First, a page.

3. 3. Performance highlights 1 This is the sustainability selection from the Annual Report 2014 3 1 Performance highlights Prior-period financial information has been restated for the treatment of the combined businesses of Lumileds and Automotive as discontinued operations (see note 3, Discontinued operations and other assets classified as held for sale) and for two voluntary accounting policy changes (see note 1, Significant accounting policies). For a reconciliation to the most directly comparable GAAP measures, see chapter 15, Reconciliation of non-GAAP information, of this Annual Report. Philips Group Key data in millions of EUR unless otherwise stated 2013 - 2014 2013 2014 Sales 21,990 21,391 Comparable sales growth 3% (1)% EBITA 2,276 821 as a % of sales 10.4% 3.8% EBIT 1,855 486 as a % of sales 8.4% 2.3% Net income (loss) 1,172 411 Net income attributable to shareholders per common share in EUR: basic 1.28 0.45 diluted 1.27 0.45 Net operating capital 10,238 8,838 Free cash flow 82 497 Shareholders’ equity 11,214 10,867 Employees at December 31 116,082 113,678 of which discontinued operations 10,445 8,313 Philips Group Free cash flow in millions of EUR 2010 - 2014 1,691 (543) 1,148 ‘10 610 (663) (53) ‘11 1,886 (241) 1,645 ‘12 912 (830) 82 ‘13 1,303 Operating cash flows (806) Net capital expenditures 497 Free cash flow ‘14 Performance in millions of EUR unless otherwise stated 2013 - 2014 Group Healthcare Consumer Lifestyle Lighting 2013 2014 2013 2014 2013 2014 2013 2014 Sales 21,990 21,391 3% 9,575 9,186 4% 4,605 4,731 3% 7,145 6,869 4% Green Product sales 10,997 11,065 1% 3,690 3,508 4% 2,270 2,605 15% 5,037 4,952 2% Sales in mature geographies1) 14,322 14,004 2% 7,154 6,890 4% 2,418 2,508 4% 4,254 4,182 2% Sales in growth geographies1) 7,668 7,387 4% 2,421 2,296 5% 2,187 2,223 2% 2,891 2,687 7% EBITA 2,276 821 64% 1,512 616 59% 483 573 19% 580 293 49% Net operating capital 10,238 8,838 14% 7,437 7,565 2% 1,261 1,353 7% 4,462 3,638 18% 1) For a definition of mature and growth geographies see chapter 18, Definitions and abbreviations, of this Annual Report Philips Group Gross margin in millions of EUR 2010 - 2014 8,173 ‘10 42.3% 8,051 ‘11 40.4% 8,729 ‘12 39.3% 9,337 ‘13 42.5% 8,206 In value ‘14 38.4% As a % of sales Philips Group Net debt (cash) to group equity in billions of EUR 2010 - 2014 (1.2) 15.1 ‘10 0.7 12.4 ‘11 0.7 11.2 ‘12 1.4 11.2 ‘13 2.2 Net debt (cash) 11.0 Group equity ‘14
  4. 4. Performance highlights 1 4 This is the sustainability selection from the Annual Report 2014 Philips Group General and administrative expenses in millions of EUR 2010 - 2014 657 ‘10 3.4% 795 ‘11 4.0% 847 ‘12 3.8% 825 ‘13 3.8% 747 General and administrative expenses ‘14 3.5% As a % of sales Philips Group Green Product sales per sector in millions of EUR 2010 - 2014 2,136 1,067 3,696 6,899 35.8% ‘10 2,663 1,101 3,955 7,719 38.8% ‘11 3,610 1,619 5,056 10,285 46.3% ‘12 3,690 2,270 5,037 10,997 50.0% ‘13 3,508 Healthcare 2,605 Consumer Lifestyle 4,952 Lighting 11,065 51.7% ‘14 As a % of sales Philips Group Brand value1) in billions of USD 2010 - 2014 8.7 ‘10 8.7 ‘11 9.0 ‘12 9.8 ‘13 10.3 ‘14 1) As measured by Interbrand Philips Group Research and development expenses in millions of EUR 2010 - 2014 1,123 313 1,436 7.4% ‘10 1,180 363 1,543 7.7% ‘11 1,271 453 1,724 7.8% ‘12 1,254 405 1,659 7.5% ‘13 1,172 Other Innovation 463 Green Innovation 1,635 Research and development expenses 7.6% ‘14 As a % of sales Philips Group Operational carbon footprint in kilotonnes CO2-equivalent 2010 - 2014 649 246 163 698 121 1,877 ‘10 632 256 119 628 118 1,753 ‘11 525 216 118 582 160 1,601 ‘12 550 226 117 558 213 1,664 ‘13 545 Logistics 227 Business travel 124 Non-industrial operations 479 Manufacturing 168 Discontinued operations 1,543 ‘14 Philips Group New patents filed in number of patents 2010 - 2014 1,300 ‘10 1,450 ‘11 1,500 ‘12 1,550 ‘13 1,680 ‘14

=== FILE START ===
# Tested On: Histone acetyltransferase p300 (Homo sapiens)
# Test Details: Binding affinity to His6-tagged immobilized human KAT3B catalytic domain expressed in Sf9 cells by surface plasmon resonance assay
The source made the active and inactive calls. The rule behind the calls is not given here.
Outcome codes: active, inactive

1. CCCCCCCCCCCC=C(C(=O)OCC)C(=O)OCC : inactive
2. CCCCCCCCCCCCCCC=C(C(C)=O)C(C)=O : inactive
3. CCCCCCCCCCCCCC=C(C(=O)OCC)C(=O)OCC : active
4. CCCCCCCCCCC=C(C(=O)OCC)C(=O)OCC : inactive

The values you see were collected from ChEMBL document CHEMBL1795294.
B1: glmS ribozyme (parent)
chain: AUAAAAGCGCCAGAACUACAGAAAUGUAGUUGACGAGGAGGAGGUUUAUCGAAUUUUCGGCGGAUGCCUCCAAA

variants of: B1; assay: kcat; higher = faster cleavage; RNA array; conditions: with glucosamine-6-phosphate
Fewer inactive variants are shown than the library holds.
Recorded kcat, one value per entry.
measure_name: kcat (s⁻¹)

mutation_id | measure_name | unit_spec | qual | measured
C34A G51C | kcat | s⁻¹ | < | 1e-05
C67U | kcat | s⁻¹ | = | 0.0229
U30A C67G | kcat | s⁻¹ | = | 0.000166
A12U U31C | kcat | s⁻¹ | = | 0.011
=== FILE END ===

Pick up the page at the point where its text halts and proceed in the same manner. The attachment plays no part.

5. 5. Message from the CEO 2 This is the sustainability selection from the Annual Report 2014 5 2 Message from the CEO “ We believe that our active reshaping of the portfolio is the best way to create value for our shareholders and to ensure a successful future for the customers and employees of both companies.” Frans van Houten, CEO Royal Philips Dear stakeholder, In 2014 we further sharpened our strategic focus and took the next step on our Accelerate! transformation journey by announcing our plan to establish two pure- play, customer-focused companies in the areas of HealthTech and Lighting Solutions – both leveraging the trusted Philips brand. In light of the mega-trends that are shaping our world – growing and aging populations, the increase in chronic diseases, urbanization, energy resource constraints, etc. – both companies will be well placed to capture growth opportunities as innovative technology solutions & services partners. Royal Philips will help address the challenges facing the health care ecosystem through new, more integrated forms of care delivery across the health continuum – aided by Big Data, clinical decision support, and the Internet of Things. The convergence of our consumer technologies that facilitate healthy living, our medical technologies that help clinicians to deliver better treatment, and our mobile and cloud-based technologies that allow data sharing will help health care systems to improve patient outcomes, quality of care delivery and cost productivity. We see considerable scope to grow in this space, both organically and through bolt-on acquisitions. Our acquisition of Volcano is the next step in building out our HealthTech portfolio and will strengthen our leadership in the growing image-guided therapy market. Similarly, in the Lighting Solutions space, our LED- based connected value propositions are going beyond illumination and transforming the way we use our personal and public spaces. By giving people satisfying and inspiring experiences, solutions such as Power over Ethernet office lighting, city-wide lighting management and our Philips Hue smart home lighting are set to transform the very fabric of modern life.